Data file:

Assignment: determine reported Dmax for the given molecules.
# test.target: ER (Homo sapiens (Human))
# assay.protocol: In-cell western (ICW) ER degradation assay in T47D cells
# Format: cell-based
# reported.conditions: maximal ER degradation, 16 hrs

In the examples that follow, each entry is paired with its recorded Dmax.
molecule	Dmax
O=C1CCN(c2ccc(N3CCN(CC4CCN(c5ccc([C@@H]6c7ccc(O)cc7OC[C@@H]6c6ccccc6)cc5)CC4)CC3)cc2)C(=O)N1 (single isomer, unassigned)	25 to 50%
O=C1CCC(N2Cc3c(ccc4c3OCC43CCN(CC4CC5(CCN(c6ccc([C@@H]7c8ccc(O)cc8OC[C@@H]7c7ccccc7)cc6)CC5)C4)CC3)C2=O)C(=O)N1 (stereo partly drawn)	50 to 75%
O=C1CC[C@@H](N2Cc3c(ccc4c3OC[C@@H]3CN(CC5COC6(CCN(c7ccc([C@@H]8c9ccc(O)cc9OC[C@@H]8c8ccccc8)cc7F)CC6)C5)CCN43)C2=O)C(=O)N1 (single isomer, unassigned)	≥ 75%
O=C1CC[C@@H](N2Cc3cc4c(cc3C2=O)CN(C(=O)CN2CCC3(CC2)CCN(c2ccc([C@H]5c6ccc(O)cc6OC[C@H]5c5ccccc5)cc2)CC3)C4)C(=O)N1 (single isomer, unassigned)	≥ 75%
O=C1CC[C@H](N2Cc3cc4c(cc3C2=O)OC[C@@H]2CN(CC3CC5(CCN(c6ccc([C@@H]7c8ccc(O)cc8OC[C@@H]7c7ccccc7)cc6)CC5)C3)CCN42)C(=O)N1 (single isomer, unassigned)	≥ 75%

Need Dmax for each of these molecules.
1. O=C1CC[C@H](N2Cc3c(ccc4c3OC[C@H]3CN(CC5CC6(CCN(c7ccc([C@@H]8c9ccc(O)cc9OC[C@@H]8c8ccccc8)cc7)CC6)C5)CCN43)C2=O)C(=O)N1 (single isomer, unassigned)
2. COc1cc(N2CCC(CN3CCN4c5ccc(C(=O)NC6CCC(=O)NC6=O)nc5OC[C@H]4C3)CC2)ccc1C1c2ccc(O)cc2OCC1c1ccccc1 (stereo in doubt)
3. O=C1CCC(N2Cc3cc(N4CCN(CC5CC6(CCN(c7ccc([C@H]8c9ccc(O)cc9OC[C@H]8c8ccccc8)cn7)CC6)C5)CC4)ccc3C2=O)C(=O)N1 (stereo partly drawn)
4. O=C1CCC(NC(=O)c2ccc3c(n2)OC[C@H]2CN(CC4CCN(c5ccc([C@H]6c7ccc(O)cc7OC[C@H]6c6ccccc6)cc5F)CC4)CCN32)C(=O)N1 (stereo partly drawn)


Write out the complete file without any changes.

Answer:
Assignment: determine reported Dmax for the given molecules.
# test.target: ER (Homo sapiens (Human))
# assay.protocol: In-cell western (ICW) ER degradation assay in T47D cells
# Format: cell-based
# reported.conditions: maximal ER degradation, 16 hrs

In the examples that follow, each entry is paired with its recorded Dmax.
molecule	Dmax
O=C1CCN(c2ccc(N3CCN(CC4CCN(c5ccc([C@@H]6c7ccc(O)cc7OC[C@@H]6c6ccccc6)cc5)CC4)CC3)cc2)C(=O)N1 (single isomer, unassigned)	25 to 50%
O=C1CCC(N2Cc3c(ccc4c3OCC43CCN(CC4CC5(CCN(c6ccc([C@@H]7c8ccc(O)cc8OC[C@@H]7c7ccccc7)cc6)CC5)C4)CC3)C2=O)C(=O)N1 (stereo partly drawn)	50 to 75%
O=C1CC[C@@H](N2Cc3c(ccc4c3OC[C@@H]3CN(CC5COC6(CCN(c7ccc([C@@H]8c9ccc(O)cc9OC[C@@H]8c8ccccc8)cc7F)CC6)C5)CCN43)C2=O)C(=O)N1 (single isomer, unassigned)	≥ 75%
O=C1CC[C@@H](N2Cc3cc4c(cc3C2=O)CN(C(=O)CN2CCC3(CC2)CCN(c2ccc([C@H]5c6ccc(O)cc6OC[C@H]5c5ccccc5)cc2)CC3)C4)C(=O)N1 (single isomer, unassigned)	≥ 75%
O=C1CC[C@H](N2Cc3cc4c(cc3C2=O)OC[C@@H]2CN(CC3CC5(CCN(c6ccc([C@@H]7c8ccc(O)cc8OC[C@@H]7c7ccccc7)cc6)CC5)C3)CCN42)C(=O)N1 (single isomer, unassigned)	≥ 75%

Need Dmax for each of these molecules.
1. O=C1CC[C@H](N2Cc3c(ccc4c3OC[C@H]3CN(CC5CC6(CCN(c7ccc([C@@H]8c9ccc(O)cc9OC[C@@H]8c8ccccc8)cc7)CC6)C5)CCN43)C2=O)C(=O)N1 (single isomer, unassigned)
2. COc1cc(N2CCC(CN3CCN4c5ccc(C(=O)NC6CCC(=O)NC6=O)nc5OC[C@H]4C3)CC2)ccc1C1c2ccc(O)cc2OCC1c1ccccc1 (stereo in doubt)
3. O=C1CCC(N2Cc3cc(N4CCN(CC5CC6(CCN(c7ccc([C@H]8c9ccc(O)cc9OC[C@H]8c8ccccc8)cn7)CC6)C5)CC4)ccc3C2=O)C(=O)N1 (stereo partly drawn)
4. O=C1CCC(NC(=O)c2ccc3c(n2)OC[C@H]2CN(CC4CCN(c5ccc([C@H]6c7ccc(O)cc7OC[C@H]6c6ccccc6)cc5F)CC4)CCN32)C(=O)N1 (stereo partly drawn)